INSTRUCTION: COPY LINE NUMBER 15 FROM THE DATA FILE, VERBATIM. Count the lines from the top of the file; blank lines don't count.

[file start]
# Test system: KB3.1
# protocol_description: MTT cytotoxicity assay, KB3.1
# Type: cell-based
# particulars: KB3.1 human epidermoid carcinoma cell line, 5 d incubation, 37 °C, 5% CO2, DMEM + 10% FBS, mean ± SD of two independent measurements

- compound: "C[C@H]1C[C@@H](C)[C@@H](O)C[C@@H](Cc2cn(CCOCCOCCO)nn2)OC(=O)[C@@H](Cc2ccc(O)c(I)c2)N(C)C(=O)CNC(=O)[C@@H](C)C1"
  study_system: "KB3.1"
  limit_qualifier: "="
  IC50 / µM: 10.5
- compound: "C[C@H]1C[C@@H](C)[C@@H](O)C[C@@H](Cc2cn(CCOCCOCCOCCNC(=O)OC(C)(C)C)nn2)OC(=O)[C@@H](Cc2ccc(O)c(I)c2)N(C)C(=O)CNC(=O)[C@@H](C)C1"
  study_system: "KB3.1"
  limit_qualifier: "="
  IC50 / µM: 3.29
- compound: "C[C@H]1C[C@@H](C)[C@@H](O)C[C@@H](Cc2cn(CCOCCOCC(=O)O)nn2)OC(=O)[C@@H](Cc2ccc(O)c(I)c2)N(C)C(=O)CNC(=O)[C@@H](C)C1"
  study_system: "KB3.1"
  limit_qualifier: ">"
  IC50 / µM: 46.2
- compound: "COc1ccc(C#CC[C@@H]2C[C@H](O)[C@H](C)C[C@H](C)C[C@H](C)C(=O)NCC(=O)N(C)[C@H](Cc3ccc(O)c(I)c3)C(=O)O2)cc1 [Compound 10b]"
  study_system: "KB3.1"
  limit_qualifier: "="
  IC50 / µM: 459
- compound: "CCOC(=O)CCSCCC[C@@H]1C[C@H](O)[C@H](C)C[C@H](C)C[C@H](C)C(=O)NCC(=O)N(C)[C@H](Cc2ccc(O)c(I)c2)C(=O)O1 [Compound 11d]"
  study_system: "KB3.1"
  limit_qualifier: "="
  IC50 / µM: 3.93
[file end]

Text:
  limit_qualifier: ">"